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At the recent Kratos Conference, World Telecommunications Association (WTA) Executive Director, Robert Bell, offered suggestions on how satellite operators can profit by leveraging cloud technology to create new services.
World Teleport Association (WTA) executive director,Robert Bell, explains that media and business are rapidly adopting cloud solutions and he suggests there is no reason for teleport operators to not join the crowd. He reviews his vision of cloud strategy in the podcast, "Satellite Cloud Services, Hop on Board or Get Left Behind."
Operators first need to define what cloud capabilities are important to their customers and where the greatest growth opportunities are. Bell explains why the industry is moving to the cloud including the technical, operational, cost factors and skills needed to be successful in this new world.
Bell provides his insights on how satellite and teleport operators can preserve and strengthen their competitive advantages when going head-to-head with the cloud for specific services, or when integrating the cloud into their operations, which is the preferred approach.
In his presentation, Bell emphasizes what many business leaders have discovered that nobody actually wants to own computers. What they actually want is the computing service. The result is that a few companies, think Microsoft, Amazon and others, have invested to produce enormous scale, which is totally flexible as far as the customer is concerned. You can buy a little bit of it. You can buy a lot of it. You can turn it on and off in minutes. It is therefore scalable to a degree that is hard to imagine. An Amazon Web Services or a Microsoft can scale a service almost instantly to virtually any demand. And the customer pays only as they use the service. With cloud, there is no need to purchase millions of dollars in IT equipment that may often be idle. Even better, when a new model or version of an application comes along, it can be quickly adopted. Bell predicts "almost exponential growth."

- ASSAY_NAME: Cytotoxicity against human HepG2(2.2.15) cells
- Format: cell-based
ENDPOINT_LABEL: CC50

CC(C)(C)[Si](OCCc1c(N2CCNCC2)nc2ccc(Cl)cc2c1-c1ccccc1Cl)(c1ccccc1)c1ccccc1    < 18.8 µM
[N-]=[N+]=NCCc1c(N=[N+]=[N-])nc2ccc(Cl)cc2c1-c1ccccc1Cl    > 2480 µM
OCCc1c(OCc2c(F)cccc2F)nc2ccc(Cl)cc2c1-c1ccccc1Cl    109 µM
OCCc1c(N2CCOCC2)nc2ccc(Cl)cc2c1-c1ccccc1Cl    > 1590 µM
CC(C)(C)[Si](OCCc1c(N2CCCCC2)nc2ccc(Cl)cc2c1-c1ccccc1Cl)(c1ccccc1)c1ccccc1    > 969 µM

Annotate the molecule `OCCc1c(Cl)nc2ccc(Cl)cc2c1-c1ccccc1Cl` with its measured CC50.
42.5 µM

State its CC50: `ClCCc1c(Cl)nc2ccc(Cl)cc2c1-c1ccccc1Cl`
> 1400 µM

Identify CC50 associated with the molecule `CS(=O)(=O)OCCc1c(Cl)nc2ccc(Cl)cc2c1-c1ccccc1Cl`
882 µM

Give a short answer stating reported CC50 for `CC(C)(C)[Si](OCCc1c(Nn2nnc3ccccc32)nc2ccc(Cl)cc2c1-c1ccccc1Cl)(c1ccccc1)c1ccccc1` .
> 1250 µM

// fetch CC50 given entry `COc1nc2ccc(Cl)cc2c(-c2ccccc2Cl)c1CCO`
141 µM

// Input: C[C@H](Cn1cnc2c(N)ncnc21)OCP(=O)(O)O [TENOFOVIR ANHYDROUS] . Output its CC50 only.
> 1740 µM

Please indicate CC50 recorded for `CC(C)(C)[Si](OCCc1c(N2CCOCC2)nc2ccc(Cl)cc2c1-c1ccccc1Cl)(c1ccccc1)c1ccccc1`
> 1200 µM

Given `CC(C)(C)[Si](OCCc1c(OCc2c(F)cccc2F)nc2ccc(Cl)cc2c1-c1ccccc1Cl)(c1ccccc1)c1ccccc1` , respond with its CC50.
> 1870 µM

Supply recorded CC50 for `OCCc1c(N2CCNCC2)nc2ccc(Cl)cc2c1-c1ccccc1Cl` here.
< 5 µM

Robert Bell, WTA executive director.
"Every teleport operator, whether they're in media, or something else," says Bell, is going to have to change the way it does business. It's going to have to develop new kinds of expertise in order to be able to meet that new need. For those who can do it, who are willing to do it I think there are huge opportunity."
He notes that today's companies do not want to own things that are not core to their business. While computing and information technology processes are key to almost every business today, actually owning the boxes and running them is not. Take the case of OTT operations for instance.
Because the cloud is also a distribution platform, the media world has discovered cloud can be a great equalizer. "While traditional broadcast is kind of stagnate and shrinking a bit. Most of that delivery platform ultimately ties right into the cloud. By being in the cloud you're taking advantage of another way to get content to viewers." It doesn't matter if your customers are broadcasters, or cable channels, or whatever, teleport operators can provide that connection, he notes. "Again, if you're an expert at that and you know how to do it better than somebody else that's a competitive advantage," Bell advised.
The complete podcast, "Satellite Cloud Services, Hop on Board or Get Left Behind?" is available at this link.
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